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I don't think interest gets calculated based on average balances. It is calculated daily, based on end of day balance.

See clause 8.2 in the general Santander T&Cs
http://www.santander.co.uk/csgs/Stat...ue&maxage=3600

Last edited by innovate; 24-01-2013 at 3:56 PM.
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# 5
Cardew
Old 24-01-2013, 4:15 PM
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Quote:
Originally Posted by innovate View Post
I don't think interest gets calculated based on average balances. It is calculated daily, based on end of day balance.

See clause 8.2 in the general Santander T&Cs
http://www.santander.co.uk/csgs/Stat...ue&maxage=3600
Thanks.

However what is the point of giving the 'average credit balance' on each statement? and the reply from Santander stating

Quote:
I can confirm that if your balance is an average of £10,000 you will receive 3% Gross interest on the full balance.
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# 6
innovate
Old 24-01-2013, 4:30 PM
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Quote:
Originally Posted by Cardew View Post
Thanks.

However what is the point of giving the 'average credit balance' on each statement? and the reply from Santander stating
I have often asked myself what the relevance of an average credit balance on a statement is, but apparently this was something people did ask for, and it might even be something banks are required by law to provide to us now.


But whatever - average credit balance is irrelevant to interest calculation.

It's a load of old tosh to say "if your balance is an average of £10,000 you will receive 3% Gross interest on the full balance" - -- not least because the full balance is a complete unknown / variable.
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# 7
ffacoffipawb
Old 24-01-2013, 4:40 PM
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Quote:
Originally Posted by innovate View Post
I have often asked myself what the relevance of an average credit balance on a statement is, but apparently this was something people did ask for, and it might even be something banks are required by law to provide to us now.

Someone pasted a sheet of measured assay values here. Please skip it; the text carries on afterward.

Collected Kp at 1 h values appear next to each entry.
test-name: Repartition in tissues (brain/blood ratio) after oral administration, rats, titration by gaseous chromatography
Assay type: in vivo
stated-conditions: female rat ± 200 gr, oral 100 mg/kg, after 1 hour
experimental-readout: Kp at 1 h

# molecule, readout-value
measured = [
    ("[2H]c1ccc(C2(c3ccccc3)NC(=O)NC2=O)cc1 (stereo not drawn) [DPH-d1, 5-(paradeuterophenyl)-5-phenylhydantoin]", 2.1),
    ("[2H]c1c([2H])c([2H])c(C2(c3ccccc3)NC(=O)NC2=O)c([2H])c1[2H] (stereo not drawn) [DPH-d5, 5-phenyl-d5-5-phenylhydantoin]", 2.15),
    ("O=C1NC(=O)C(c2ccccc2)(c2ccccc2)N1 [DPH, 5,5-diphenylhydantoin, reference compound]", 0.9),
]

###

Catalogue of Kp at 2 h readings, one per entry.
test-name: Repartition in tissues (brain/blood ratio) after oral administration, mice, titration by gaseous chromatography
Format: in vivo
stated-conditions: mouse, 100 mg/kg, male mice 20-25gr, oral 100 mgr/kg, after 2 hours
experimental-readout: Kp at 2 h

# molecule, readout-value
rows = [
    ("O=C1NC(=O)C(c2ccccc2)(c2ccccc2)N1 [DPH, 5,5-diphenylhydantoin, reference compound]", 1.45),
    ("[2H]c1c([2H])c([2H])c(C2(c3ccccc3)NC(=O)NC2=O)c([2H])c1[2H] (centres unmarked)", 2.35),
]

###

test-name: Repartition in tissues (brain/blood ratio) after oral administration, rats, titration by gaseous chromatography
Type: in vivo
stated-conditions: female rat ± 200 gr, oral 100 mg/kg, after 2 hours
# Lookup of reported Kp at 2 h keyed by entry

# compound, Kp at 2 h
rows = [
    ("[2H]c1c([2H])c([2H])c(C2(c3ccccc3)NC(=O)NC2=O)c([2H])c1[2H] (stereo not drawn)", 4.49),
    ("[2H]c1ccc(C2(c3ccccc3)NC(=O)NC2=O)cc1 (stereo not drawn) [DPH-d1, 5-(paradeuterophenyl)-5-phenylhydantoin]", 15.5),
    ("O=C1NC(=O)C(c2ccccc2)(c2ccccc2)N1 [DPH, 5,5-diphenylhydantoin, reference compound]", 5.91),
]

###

But whatever - average credit balance is irrelevant to interest calculation.

It's a load of old tosh to say "if your balance is an average of £10,000 you will receive 3% Gross interest on the full balance" - -- not least because the full balance is a complete unknown / variable.
Using an example.

Pay in £1,000,000 for one day and then withdraw it the next.

Average balance for the month is over £20,000 but you won't get £20,000 x 3% / 12 = £50 gross

You get 20,000 x 3% x 1 / 31 x 1 / 12 = £1.61 gross
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# 8
Cardew
Old 24-01-2013, 5:17 PM
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Quote:
Originally Posted by innovate View Post
I have often asked myself what the relevance of an average credit balance on a statement is, but apparently this was something people did ask for, and it might even be something banks are required by law to provide to us now.


But whatever - average credit balance is irrelevant to interest calculation.

It's a load of old tosh to say "if your balance is an average of £10,000 you will receive 3% Gross interest on the full balance" - -- not least because the full balance is a complete unknown / variable.
Firstly I had a Santander Zero current account(no currency charges for ATM withdrawals abroad) before the 123 account and 'average credit balance' was never given - even when there was interest given on that account.

As a family we have several current accounts with different banks and again 'average credit balance' is not given.